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Probation violation?



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February 18, 2014 | 04:59 PM
ELKHORN — An East Troy mom, whose twin infants drowned in a bathtub in September 2011, was arrested last month on drug charges, and, despite being on probation, is not in custody.

Melody Butt, 28, faces four new misdemeanor charges of possessing an illegally obtained prescription drug, possession of THC, possession of drug paraphaernalia and obstructing an officer.

All the charges have been elevated to repeater status.

On July 31, 2012, Judge David Reddy imposed but stayed a 10-year prison sentence, which was followed by five years of extended supervision.

Butt also was sentenced to 14 years of probation, which included nine months in jail with work-release privileges. For the new charges she faces up to eight years in prison.

It is up to the Wisconsin Department of Corrections (DOC) to revoke Butt’s probation, and, after being contacted by various media outlets the department released the following statement.

“Based upon the new information we received earlier this week regarding Ms. Butt’s pending charges, the Department of Corrections is currently reviewing the case,” according to a statement from Joy Staab, the director of public affairs for the DOC.

State lawmakers were critical of Reddy after he handed down his sentence. A letter signed by local representatives Sen. Neal Kedzie and Rep. Tyler August stated the probation sentence “falls well short of a suitable response to such a heinous act.”

Butt pleaded guilty to a felony charge of neglecting a child causing death and a misdemeanor charge child neglect.

During her sentencing hearing on July 31, 2012, then-District Attorney Phillip Koss asked Reddy to send Butt to prison. Butt’s defense attorney Joshua Klaff asked Reddy for probation. A pre-sentence report from the DOC and a letter from the Department of Health and Human Services also asked the judge to place Butt on probation.

The recommendations from the two state agencies irked state lawmakers.

Shortly after the sentencing hearing, Rep. David Craig, a Republican who represents parts of East Troy, filed an open records request with the courthouse to view the letters.

District Attorney Daniel Necci, who is handling the new charges, said it isn’t up to his office to revoke Butt’s probation. He said that decision lies entirely with the DOC, and it wouldn’t be appropriate for him to comment on the DOC not revoking her probation.

The most recent charges

East Troy police responded to a report of a vehicle that had left the road and driven onto a field.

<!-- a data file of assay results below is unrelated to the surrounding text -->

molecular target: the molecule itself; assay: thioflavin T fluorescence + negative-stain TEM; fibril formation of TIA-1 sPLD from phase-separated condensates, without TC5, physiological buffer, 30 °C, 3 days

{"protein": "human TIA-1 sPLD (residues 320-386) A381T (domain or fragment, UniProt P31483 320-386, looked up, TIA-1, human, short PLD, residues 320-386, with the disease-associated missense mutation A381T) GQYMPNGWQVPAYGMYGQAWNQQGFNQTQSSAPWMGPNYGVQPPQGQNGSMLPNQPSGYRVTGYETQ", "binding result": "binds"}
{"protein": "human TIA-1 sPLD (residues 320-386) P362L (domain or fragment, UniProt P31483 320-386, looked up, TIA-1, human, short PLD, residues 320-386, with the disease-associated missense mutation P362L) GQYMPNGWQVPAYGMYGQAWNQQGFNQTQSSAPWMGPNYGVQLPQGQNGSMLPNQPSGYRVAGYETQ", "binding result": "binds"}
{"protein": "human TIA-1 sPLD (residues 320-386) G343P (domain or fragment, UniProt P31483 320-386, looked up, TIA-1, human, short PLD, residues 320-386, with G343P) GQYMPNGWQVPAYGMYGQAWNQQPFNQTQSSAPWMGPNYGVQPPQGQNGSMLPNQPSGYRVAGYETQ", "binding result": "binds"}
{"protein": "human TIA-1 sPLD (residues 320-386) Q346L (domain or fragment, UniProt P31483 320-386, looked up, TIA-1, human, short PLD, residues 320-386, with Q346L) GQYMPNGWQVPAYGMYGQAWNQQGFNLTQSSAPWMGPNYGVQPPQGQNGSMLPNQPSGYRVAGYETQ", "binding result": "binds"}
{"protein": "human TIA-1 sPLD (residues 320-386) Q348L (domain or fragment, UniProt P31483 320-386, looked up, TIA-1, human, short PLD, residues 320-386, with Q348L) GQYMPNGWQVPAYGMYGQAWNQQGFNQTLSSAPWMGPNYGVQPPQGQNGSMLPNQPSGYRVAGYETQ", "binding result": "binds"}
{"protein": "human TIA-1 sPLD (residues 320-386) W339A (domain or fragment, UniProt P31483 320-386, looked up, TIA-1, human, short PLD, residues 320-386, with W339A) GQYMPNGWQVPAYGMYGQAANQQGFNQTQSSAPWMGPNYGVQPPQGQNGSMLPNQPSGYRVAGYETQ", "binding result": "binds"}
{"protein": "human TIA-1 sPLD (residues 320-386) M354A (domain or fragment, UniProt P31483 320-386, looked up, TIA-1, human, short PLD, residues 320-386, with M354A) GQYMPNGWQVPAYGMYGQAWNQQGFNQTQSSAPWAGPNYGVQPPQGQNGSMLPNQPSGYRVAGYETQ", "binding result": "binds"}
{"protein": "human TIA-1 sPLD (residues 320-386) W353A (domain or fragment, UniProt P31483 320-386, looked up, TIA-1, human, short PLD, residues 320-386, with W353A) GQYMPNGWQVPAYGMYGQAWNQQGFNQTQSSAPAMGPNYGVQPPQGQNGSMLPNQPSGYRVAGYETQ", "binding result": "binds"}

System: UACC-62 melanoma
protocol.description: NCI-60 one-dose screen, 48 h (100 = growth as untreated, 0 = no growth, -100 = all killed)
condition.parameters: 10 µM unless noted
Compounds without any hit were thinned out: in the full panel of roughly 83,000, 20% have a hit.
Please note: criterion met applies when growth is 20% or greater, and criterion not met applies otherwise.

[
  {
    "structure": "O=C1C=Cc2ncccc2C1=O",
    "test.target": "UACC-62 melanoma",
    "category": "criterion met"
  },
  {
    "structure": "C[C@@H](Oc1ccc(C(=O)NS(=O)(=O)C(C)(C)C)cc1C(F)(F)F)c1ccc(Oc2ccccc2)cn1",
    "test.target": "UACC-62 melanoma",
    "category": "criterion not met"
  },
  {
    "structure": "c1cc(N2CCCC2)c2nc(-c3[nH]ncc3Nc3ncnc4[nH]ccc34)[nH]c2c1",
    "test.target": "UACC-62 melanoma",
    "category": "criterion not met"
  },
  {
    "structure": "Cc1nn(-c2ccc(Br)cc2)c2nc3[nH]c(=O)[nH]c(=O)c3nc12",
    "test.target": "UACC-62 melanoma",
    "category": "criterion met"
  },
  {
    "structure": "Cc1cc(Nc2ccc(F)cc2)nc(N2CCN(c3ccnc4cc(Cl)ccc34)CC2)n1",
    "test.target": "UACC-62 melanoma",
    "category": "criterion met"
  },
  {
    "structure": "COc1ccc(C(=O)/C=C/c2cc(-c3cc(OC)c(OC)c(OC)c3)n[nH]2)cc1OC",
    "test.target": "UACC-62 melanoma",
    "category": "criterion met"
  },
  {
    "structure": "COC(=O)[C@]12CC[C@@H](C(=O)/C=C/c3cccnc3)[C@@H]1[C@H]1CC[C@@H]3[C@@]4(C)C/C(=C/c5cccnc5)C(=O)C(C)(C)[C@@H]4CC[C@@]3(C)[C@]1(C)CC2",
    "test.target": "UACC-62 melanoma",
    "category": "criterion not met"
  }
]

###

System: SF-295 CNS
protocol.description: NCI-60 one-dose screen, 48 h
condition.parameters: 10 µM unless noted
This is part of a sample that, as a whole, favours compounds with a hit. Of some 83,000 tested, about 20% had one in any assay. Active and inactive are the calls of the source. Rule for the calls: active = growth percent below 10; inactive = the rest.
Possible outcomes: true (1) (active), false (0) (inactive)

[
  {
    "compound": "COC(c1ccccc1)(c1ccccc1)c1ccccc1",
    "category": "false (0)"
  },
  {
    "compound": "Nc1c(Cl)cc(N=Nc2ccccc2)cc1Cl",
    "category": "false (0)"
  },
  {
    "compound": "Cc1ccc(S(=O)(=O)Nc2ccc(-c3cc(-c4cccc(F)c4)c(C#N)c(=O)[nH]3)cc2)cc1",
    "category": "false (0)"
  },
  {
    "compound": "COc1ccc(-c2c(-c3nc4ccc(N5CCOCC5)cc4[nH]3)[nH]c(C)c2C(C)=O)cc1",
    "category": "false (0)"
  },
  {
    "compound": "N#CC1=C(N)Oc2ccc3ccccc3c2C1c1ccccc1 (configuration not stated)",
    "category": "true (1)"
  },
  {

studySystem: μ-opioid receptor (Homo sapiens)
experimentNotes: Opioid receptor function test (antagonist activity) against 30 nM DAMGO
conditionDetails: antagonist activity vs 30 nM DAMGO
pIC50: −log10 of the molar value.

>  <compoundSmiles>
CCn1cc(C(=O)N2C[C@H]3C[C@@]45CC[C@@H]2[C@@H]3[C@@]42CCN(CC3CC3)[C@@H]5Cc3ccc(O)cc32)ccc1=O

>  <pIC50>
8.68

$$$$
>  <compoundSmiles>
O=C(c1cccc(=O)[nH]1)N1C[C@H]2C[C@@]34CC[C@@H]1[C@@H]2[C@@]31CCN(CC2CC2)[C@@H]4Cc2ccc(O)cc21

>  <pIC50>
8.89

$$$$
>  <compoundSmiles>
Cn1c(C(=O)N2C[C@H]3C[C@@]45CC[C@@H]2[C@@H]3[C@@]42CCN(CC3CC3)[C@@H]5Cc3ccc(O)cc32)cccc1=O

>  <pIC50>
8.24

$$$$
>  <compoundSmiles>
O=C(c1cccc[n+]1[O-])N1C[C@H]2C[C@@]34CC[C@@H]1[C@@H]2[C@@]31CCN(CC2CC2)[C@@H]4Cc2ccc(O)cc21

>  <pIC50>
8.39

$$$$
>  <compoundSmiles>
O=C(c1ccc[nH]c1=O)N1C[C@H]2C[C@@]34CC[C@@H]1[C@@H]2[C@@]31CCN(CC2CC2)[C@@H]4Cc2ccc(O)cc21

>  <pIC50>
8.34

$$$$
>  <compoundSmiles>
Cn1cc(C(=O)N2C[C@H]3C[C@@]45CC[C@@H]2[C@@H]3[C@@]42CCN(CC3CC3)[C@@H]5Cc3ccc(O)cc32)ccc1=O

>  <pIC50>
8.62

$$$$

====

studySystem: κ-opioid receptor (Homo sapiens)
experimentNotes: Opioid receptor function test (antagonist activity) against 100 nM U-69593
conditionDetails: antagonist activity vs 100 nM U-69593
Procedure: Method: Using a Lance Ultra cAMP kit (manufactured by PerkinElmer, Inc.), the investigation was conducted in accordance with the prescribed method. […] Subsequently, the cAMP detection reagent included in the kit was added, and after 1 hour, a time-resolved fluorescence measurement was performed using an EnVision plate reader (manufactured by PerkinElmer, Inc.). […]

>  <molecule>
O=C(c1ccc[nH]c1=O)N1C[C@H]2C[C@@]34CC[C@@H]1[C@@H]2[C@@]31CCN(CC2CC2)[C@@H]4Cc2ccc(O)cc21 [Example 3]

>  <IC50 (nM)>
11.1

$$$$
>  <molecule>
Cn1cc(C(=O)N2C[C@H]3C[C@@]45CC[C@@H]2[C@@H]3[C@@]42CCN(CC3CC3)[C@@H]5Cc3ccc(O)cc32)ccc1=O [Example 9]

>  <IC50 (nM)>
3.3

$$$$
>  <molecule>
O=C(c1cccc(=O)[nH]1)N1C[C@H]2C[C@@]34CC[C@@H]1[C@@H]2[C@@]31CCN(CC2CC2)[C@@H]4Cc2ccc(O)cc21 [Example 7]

The vehicle was located and the driver was identified as Butt.

Butt’s driver’s license has been suspended and she reportedly gave the officer permission to search her vehicle.

Inside of the vehicle, police found four pills, which were identified as cyclobenzaprine hydrochloride, which is a prescription muscle relaxant. Those pills were located inside of a prescription bottle, which had the label torn off. Police also found three additional prescription bottles that had the labels torn off. Two of them reportedly contained marijuana. Butt initially told an officer that she had a prescription for the medication, but then said that wasn’t true.

The original case

On Sept. 22, 2011, Butt placed one of her 11-month-old infants in a bathtub with her 2-year-old child. She then brought her other infant to the bedroom, where she fell asleep.

“I pay the price everyday because of the decisions I have made,” Butt said during her sentencing hearing.

It is unclear how the infant who was in the bedroom with Butt ended up in the bathtub. Both twins drowned.

During the sentencing hearing, Koss said any parent knows not to leave a small child unattended in the bathtub.

“There are so many bad things that can happen,” he said. “It wasn’t as if she was vigilant and fell asleep while watching them.”

Klaff said the bathroom and bedroom were adjacent and Butt could see the bathtub from the bedroom.

“She was in the actual act of parenting and loving that she decided to give them a bath,” Klaff said. “This wasn’t selfish behavior.”

Klaff said at the time of the incident Butt was under sleep deprivation.

“She is depressed, she is overwhelmed and in the final few weeks things deteriorated in that apartment,” Klaff said.

When a social worker looked at the apartment after the incident, she said she would have removed the children from it.

Police found dirty diapers on the floor, bottles with curdled milk and food in the sink.

“You wouldn’t want dogs or cats to be in that situation,” Koss said.

Prior to the incident, neighbors had called police stating that Butt’s children were playing outside unsupervised.

“It’s not a June Cleaver. There were issues before the incident,” Koss said.

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